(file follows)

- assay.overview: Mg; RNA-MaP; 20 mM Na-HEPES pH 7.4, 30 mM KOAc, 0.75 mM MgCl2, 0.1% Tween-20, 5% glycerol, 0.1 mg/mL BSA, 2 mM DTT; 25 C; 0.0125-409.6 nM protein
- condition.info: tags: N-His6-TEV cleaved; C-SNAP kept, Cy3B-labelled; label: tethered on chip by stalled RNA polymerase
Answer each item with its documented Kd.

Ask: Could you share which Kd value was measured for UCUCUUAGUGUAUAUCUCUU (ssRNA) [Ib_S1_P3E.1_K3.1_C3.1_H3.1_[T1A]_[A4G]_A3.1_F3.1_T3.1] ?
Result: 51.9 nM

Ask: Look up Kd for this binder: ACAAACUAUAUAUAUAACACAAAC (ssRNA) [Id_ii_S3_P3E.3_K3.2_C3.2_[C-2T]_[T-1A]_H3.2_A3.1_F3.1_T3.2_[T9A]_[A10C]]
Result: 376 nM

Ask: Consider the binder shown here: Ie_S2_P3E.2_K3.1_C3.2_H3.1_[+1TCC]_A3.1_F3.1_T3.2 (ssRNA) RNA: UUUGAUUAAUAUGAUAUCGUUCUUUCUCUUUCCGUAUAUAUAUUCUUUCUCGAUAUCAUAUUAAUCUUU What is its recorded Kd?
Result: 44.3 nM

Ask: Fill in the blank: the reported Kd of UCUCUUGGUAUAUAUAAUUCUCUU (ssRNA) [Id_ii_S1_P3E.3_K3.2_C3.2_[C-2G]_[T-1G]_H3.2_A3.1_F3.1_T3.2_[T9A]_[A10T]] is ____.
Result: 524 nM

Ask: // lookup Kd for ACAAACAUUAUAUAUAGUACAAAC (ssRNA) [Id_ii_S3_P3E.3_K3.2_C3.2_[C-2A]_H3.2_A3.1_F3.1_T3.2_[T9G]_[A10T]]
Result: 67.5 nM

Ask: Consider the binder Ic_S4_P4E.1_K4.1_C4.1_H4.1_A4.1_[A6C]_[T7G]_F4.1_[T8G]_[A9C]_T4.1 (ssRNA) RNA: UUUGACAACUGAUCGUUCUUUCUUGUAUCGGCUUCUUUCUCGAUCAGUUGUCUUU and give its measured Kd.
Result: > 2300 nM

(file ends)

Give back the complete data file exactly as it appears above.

- assay.overview: Mg; RNA-MaP; 20 mM Na-HEPES pH 7.4, 30 mM KOAc, 0.75 mM MgCl2, 0.1% Tween-20, 5% glycerol, 0.1 mg/mL BSA, 2 mM DTT; 25 C; 0.0125-409.6 nM protein
- condition.info: tags: N-His6-TEV cleaved; C-SNAP kept, Cy3B-labelled; label: tethered on chip by stalled RNA polymerase
Answer each item with its documented Kd.

Ask: Could you share which Kd value was measured for UCUCUUAGUGUAUAUCUCUU (ssRNA) [Ib_S1_P3E.1_K3.1_C3.1_H3.1_[T1A]_[A4G]_A3.1_F3.1_T3.1] ?
Result: 51.9 nM

Ask: Look up Kd for this binder: ACAAACUAUAUAUAUAACACAAAC (ssRNA) [Id_ii_S3_P3E.3_K3.2_C3.2_[C-2T]_[T-1A]_H3.2_A3.1_F3.1_T3.2_[T9A]_[A10C]]
Result: 376 nM

Ask: Consider the binder shown here: Ie_S2_P3E.2_K3.1_C3.2_H3.1_[+1TCC]_A3.1_F3.1_T3.2 (ssRNA) RNA: UUUGAUUAAUAUGAUAUCGUUCUUUCUCUUUCCGUAUAUAUAUUCUUUCUCGAUAUCAUAUUAAUCUUU What is its recorded Kd?
Result: 44.3 nM

Ask: Fill in the blank: the reported Kd of UCUCUUGGUAUAUAUAAUUCUCUU (ssRNA) [Id_ii_S1_P3E.3_K3.2_C3.2_[C-2G]_[T-1G]_H3.2_A3.1_F3.1_T3.2_[T9A]_[A10T]] is ____.
Result: 524 nM

Ask: // lookup Kd for ACAAACAUUAUAUAUAGUACAAAC (ssRNA) [Id_ii_S3_P3E.3_K3.2_C3.2_[C-2A]_H3.2_A3.1_F3.1_T3.2_[T9G]_[A10T]]
Result: 67.5 nM

Ask: Consider the binder Ic_S4_P4E.1_K4.1_C4.1_H4.1_A4.1_[A6C]_[T7G]_F4.1_[T8G]_[A9C]_T4.1 (ssRNA) RNA: UUUGACAACUGAUCGUUCUUUCUUGUAUCGGCUUCUUUCUCGAUCAGUUGUCUUU and give its measured Kd.
Result: > 2300 nM